Thanks to Facebook, Twitter, Instagram and the like, we live in a world of infinite and instant connections. But do social media connections equal fulfilling relationships? We can have 3,000 Facebook friends but no one to hang out with on Friday night. We can post every random thought that flits through our mind but find ourselves utterly tongue-tied when face-to-face with the neighbor from down the hall. Social media has showered us with instantaneous connections across the globe, but is leaving us handicapped when it comes to the art of written and verbal communication in our day-to-day lives.
This social media communication disability comes in varying degrees of severity, usually depending upon the generation from which one hails. Those of us whose formative years were in the days before smart phones and 4G, learned our foundational communication skills through letter writing, phone calls and even face-to-face conversations. Our ability to create a hybrid between “To Whom It May Concern” and “LOL” is unique. Teens, and even many in their twenties, currently have a more difficult time bridging the gap – leaning more toward the abbreviated communications of Twitter and texting than a cohesive paragraph with a clear beginning, middle and end.
But how does this impact our communication in the different circles in which we must interact: school, work, and social settings?
Other than the sometimes fatal dangers of cyber-bullying, social media has impacted today’s classroom on a variety of levels. The fast-food quality of social media communication is taking students down a path that leads them to believe things like “ur,” “btw” and “l8r” are appropriate to use in formal communication. In fact, the entire concept of formal communication has become more foreign than ever. Teachers who have marked down students for using SMS language have found themselves under attack from parents who insist that the teacher had to know what the student meant.
On the other side it could be argued that the strictures of social media, especially the 140 character limit of Twitter, is pushing people to boil down their communications to the essence of what they are trying to say. However, except for rare instances where serious writers intentionally use the 140 character limit as a sort of challenge, Twitter is doing more to create a world in which how stylistically you say something is becoming more meaningful than what is actually being said.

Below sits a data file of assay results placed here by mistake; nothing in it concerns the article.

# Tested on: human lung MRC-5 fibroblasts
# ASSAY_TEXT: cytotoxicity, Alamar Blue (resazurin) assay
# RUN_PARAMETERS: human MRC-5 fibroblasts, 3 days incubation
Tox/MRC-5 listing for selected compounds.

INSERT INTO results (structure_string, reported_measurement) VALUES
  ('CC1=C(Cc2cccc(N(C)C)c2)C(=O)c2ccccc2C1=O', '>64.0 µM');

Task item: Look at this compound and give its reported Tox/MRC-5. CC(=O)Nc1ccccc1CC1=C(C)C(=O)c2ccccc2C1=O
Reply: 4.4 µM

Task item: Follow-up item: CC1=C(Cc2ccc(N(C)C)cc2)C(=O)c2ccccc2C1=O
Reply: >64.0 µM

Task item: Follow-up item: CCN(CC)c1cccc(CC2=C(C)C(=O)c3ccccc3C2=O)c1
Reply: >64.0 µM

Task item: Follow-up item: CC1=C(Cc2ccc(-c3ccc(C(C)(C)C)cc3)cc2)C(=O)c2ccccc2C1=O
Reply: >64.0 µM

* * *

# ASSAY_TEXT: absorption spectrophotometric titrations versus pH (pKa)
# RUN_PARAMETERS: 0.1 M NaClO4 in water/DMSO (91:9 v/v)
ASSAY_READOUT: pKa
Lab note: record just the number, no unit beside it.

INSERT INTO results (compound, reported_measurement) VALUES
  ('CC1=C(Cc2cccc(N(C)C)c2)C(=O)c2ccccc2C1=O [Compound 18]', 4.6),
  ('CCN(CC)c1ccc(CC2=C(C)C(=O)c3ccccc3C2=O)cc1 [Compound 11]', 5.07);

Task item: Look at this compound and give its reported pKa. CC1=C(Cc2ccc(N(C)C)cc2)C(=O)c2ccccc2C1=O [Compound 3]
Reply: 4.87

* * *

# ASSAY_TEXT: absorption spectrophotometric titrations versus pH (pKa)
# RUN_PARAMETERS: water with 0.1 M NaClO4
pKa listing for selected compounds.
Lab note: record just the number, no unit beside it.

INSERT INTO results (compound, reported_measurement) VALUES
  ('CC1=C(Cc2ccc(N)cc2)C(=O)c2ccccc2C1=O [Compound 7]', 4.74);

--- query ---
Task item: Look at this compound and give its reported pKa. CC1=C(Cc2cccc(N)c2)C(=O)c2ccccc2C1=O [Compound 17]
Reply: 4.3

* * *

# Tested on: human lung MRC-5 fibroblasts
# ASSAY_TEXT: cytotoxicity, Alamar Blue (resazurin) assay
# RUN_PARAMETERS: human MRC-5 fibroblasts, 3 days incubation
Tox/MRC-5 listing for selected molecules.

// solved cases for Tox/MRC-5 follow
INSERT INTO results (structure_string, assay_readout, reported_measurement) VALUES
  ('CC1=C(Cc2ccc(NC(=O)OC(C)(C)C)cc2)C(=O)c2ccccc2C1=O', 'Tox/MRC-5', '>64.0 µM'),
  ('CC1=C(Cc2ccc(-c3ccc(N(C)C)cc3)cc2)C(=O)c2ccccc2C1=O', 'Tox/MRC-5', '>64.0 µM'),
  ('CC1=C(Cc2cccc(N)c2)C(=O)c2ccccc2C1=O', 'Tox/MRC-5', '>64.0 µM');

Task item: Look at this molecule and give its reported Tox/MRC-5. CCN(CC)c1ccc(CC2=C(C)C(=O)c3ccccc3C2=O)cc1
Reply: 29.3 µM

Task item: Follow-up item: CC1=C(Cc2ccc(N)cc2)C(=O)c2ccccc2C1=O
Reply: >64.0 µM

Nothing has changed the office environment more than the predominance of email. Now, we add texting, Facebook, LinkedIn and Twitter into the mix, and the lines between personal and professional are becoming more blurred by the moment. Not only do employees have to worry about the misinterpretation of an email due to the inability to type inflection and tone, but due to the over-exposed, “TMI” culture of social media, they may also have to worry about being exposed to random blurts of personal information thanks to the disappearing boundaries between what is appropriate to share and what isn’t.
In addition, many employers are now checking out potential employees on Facebook and one too many revealing status updates can cost someone a job offer. Social media has eroded the conventions of workplace protocol and created an environment where it is hard for colleagues to distinguish between a status update and an appropriate response to their supervisor.
I have a friend who was on a first date and when she got home decided to do a little cyber-stalking of her paramour just to get to know him a little better. What she didn’t expect was the blow-by-blow of their date that he had been tweeting the entire time. She was humiliated and left with a complete distrust of fellows who refuse to remove their phone from the table during dinner.
I’ve also seen lines of teenagers sitting on a sofa texting one another instead of making eye contact and talking. Some families even tweet that dinner’s ready, rather than using their voices and appendages to round one another up. At least they’re sitting down to dinner together, right? Wrong. It’s not unusual to see iPads, phones and even laptop computers join families at the table, effectively taking away any need to actually talk to one another and connect as human beings.
Ultimately, the impact of social media has not only created an abbreviated and cavalier language unique to its mediums, but has also established a false sense of community and connection that only adds to the erosion of formal communication conventions. Due to the growing prevalence of isolation wherein people are living more and more in the bubble of their mobile devices while acting out their lives via tweets, status updates and pictures that only show their very best side, personal communication skills are atrophying due to lack of regular use.
I agree completely. Social media has made our society less connected, rather than more connected in many ways.